Review: The Curious Incident of the Dog in the Night at the Birmingham Hippodrome

Birmingham Hippodrome’s really on a roll at the moment, if you consider a theatre that gives audiences what they want to see is doing a good job.

The Curious Incident of the Dog in the Night-time

The Curious Incident of the Dog in the Night

A packed first-night audience is always a good sign that crowd-pleasing theatre’s on offer and the National Theatre’s 2003 high-tech production of Mark Haddon’s 2003 best-seller novel The Curious Incident Of The Dog In The Night is the goods with gilded knobs on.

I read the book when it first came out (there must be a valuable first edition lying about somewhere) but so long ago I’d forgotten that the story’s about a teenage boy who solves a domestic mystery with all the acumen of a modern Sherlock despite suffering from Asperger Syndrome which makes his perceptions profoundly different to “normal” people – and herein lies the magic of the tale.

The first half has a familiarly domestic charm as we see a father trying to come to terms with his differently-abled and meticulously logical child. But after the interval home truths come home to roost as revelations come thick and fast when past and present – (don’t ask – I refuse to spoil the many plot surprises) collide.

I can honestly say I’ve never seen anything like the display of on-stage state of the art magical-techno tricks here – it’s quite simply awesome, making this show, for the performers, a totally interactive mix where every move is integrated with its digital sets.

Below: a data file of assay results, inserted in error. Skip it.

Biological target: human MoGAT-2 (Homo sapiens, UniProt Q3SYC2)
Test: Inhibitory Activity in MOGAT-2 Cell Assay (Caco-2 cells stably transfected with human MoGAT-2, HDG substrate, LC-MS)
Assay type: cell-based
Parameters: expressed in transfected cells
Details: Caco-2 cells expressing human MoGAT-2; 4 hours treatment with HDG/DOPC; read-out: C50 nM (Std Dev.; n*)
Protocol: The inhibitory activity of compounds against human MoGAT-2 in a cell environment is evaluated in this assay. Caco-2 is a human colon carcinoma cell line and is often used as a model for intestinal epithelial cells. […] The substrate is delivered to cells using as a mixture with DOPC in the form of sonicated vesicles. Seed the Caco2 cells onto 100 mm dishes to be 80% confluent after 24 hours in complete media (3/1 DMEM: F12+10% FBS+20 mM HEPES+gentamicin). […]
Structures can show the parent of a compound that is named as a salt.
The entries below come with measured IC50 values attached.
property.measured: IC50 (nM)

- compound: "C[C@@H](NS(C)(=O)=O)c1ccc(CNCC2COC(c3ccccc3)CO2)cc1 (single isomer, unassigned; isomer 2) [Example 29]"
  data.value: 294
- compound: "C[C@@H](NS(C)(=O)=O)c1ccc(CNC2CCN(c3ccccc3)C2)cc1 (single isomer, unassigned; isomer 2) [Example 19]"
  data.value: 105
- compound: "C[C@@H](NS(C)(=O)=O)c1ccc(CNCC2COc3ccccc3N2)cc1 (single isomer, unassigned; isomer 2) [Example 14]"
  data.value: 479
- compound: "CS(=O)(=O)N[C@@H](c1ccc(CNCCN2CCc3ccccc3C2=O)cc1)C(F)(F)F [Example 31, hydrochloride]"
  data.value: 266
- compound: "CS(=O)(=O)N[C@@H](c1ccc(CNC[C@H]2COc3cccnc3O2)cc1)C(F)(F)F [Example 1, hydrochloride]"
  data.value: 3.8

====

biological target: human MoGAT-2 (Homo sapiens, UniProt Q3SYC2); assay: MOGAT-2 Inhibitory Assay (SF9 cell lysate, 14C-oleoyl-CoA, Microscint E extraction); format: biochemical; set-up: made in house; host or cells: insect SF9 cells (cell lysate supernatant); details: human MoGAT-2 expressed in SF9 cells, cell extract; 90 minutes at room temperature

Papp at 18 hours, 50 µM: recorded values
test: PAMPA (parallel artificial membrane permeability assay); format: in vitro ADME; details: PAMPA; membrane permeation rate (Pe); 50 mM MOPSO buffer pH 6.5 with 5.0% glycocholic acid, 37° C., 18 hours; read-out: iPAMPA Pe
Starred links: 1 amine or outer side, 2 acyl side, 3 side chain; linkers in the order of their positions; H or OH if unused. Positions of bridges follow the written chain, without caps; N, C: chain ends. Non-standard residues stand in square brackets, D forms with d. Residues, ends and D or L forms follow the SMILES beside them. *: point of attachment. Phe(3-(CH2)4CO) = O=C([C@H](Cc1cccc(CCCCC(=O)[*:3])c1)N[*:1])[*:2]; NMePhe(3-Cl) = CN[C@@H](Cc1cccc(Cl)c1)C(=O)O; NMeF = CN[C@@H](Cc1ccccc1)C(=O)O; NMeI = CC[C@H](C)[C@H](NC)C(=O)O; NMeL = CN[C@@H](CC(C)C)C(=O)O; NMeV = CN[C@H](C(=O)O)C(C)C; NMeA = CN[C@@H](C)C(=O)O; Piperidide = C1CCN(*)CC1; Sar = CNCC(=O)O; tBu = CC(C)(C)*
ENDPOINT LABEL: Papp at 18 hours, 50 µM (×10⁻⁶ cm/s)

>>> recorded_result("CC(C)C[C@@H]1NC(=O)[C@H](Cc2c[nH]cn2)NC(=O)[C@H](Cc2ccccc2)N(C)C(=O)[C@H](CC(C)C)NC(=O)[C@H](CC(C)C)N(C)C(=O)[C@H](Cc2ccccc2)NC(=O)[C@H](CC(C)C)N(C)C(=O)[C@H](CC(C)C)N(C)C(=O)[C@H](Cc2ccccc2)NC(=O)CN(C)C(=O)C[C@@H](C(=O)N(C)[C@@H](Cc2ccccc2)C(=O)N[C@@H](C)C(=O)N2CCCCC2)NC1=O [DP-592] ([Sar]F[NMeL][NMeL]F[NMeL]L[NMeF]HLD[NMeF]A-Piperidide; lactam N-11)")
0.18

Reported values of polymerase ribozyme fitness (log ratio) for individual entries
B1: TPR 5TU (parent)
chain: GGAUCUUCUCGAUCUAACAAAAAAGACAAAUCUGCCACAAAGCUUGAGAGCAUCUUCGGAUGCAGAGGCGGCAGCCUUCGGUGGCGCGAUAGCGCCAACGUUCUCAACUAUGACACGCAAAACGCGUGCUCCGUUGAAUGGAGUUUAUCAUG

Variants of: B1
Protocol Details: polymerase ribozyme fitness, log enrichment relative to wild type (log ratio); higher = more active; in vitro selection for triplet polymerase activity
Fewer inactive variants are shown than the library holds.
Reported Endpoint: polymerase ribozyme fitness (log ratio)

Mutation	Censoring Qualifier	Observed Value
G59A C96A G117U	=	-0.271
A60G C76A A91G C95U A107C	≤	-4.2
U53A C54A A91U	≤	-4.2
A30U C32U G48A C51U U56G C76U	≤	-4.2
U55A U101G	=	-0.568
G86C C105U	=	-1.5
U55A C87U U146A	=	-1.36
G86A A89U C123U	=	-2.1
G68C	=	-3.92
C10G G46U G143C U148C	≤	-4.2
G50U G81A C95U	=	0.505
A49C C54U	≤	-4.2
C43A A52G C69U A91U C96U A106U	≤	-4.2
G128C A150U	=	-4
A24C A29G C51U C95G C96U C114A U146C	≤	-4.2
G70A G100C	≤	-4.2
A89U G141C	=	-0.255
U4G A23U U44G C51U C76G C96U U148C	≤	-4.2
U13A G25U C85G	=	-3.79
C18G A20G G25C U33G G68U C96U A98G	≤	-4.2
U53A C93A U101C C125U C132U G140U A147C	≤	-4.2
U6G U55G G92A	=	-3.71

The sequence depicting a nightmare visit to London by someone with impaired perceptions is a frighteningly accurate depiction of someone coming from the provinces and expecting to travel around normally and without stress. I’m already scarred – reader, it’s happened to me. But the technical resources of the National Theatre’s wizardry makes this sequence alone worth the price of admission.

And rest happy – it turns out the boy isn’t the one with the problem – it’s everybody else’s view of him that’s at fault. The message is – anyone, no matter however differently-abled can achieve – but you have to go deep within and feel the force. The standing ovation at the end said it all. Generous, technically superb, uplifting – what’s not to like?

See it if you can – the first night was packed out.

The Curious Case of the Dog in the Night runs until Saturday (July 8). For tickets phone the box office on 0844 338 5000 or go online at www.birminghamhippodrome.com.

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